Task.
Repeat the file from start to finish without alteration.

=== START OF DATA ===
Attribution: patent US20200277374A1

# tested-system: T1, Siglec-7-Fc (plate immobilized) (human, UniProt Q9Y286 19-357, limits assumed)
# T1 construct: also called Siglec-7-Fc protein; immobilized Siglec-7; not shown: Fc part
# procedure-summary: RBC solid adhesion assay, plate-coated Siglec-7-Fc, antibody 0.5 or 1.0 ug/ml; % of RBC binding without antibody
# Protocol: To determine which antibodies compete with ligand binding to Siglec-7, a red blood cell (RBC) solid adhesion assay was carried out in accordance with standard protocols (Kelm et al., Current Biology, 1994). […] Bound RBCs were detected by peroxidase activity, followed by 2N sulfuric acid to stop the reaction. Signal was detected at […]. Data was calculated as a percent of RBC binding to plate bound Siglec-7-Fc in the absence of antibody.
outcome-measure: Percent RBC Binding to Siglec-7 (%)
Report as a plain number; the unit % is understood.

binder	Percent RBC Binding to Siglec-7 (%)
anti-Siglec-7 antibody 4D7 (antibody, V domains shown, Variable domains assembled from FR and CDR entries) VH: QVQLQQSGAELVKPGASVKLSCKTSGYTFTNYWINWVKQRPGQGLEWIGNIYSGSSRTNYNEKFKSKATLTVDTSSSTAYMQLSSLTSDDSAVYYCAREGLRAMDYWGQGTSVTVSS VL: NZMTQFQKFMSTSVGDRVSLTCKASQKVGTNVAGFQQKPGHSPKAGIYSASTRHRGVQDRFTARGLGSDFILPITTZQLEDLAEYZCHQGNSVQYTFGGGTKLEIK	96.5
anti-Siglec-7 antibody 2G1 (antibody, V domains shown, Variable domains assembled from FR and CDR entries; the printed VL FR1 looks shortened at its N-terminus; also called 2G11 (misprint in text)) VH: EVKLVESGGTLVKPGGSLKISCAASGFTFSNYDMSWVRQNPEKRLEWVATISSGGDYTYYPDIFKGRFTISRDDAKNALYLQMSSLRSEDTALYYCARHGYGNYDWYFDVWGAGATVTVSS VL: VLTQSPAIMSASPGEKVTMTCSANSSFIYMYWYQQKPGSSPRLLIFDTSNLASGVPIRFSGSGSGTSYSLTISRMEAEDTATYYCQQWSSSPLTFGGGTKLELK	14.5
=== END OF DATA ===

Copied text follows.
Attribution: patent US20200277374A1

# tested-system: T1, Siglec-7-Fc (plate immobilized) (human, UniProt Q9Y286 19-357, limits assumed)
# T1 construct: also called Siglec-7-Fc protein; immobilized Siglec-7; not shown: Fc part
# procedure-summary: RBC solid adhesion assay, plate-coated Siglec-7-Fc, antibody 0.5 or 1.0 ug/ml; % of RBC binding without antibody
# Protocol: To determine which antibodies compete with ligand binding to Siglec-7, a red blood cell (RBC) solid adhesion assay was carried out in accordance with standard protocols (Kelm et al., Current Biology, 1994). […] Bound RBCs were detected by peroxidase activity, followed by 2N sulfuric acid to stop the reaction. Signal was detected at […]. Data was calculated as a percent of RBC binding to plate bound Siglec-7-Fc in the absence of antibody.
outcome-measure: Percent RBC Binding to Siglec-7 (%)
Report as a plain number; the unit % is understood.

binder	Percent RBC Binding to Siglec-7 (%)
anti-Siglec-7 antibody 4D7 (antibody, V domains shown, Variable domains assembled from FR and CDR entries) VH: QVQLQQSGAELVKPGASVKLSCKTSGYTFTNYWINWVKQRPGQGLEWIGNIYSGSSRTNYNEKFKSKATLTVDTSSSTAYMQLSSLTSDDSAVYYCAREGLRAMDYWGQGTSVTVSS VL: NZMTQFQKFMSTSVGDRVSLTCKASQKVGTNVAGFQQKPGHSPKAGIYSASTRHRGVQDRFTARGLGSDFILPITTZQLEDLAEYZCHQGNSVQYTFGGGTKLEIK	96.5
anti-Siglec-7 antibody 2G1 (antibody, V domains shown, Variable domains assembled from FR and CDR entries; the printed VL FR1 looks shortened at its N-terminus; also called 2G11 (misprint in text)) VH: EVKLVESGGTLVKPGGSLKISCAASGFTFSNYDMSWVRQNPEKRLEWVATISSGGDYTYYPDIFKGRFTISRDDAKNALYLQMSSLRSEDTALYYCARHGYGNYDWYFDVWGAGATVTVSS VL: VLTQSPAIMSASPGEKVTMTCSANSSFIYMYWYQQKPGSSPRLLIFDTSNLASGVPIRFSGSGSGTSYSLTISRMEAEDTATYYCQQWSSSPLTFGGGTKLELK	14.5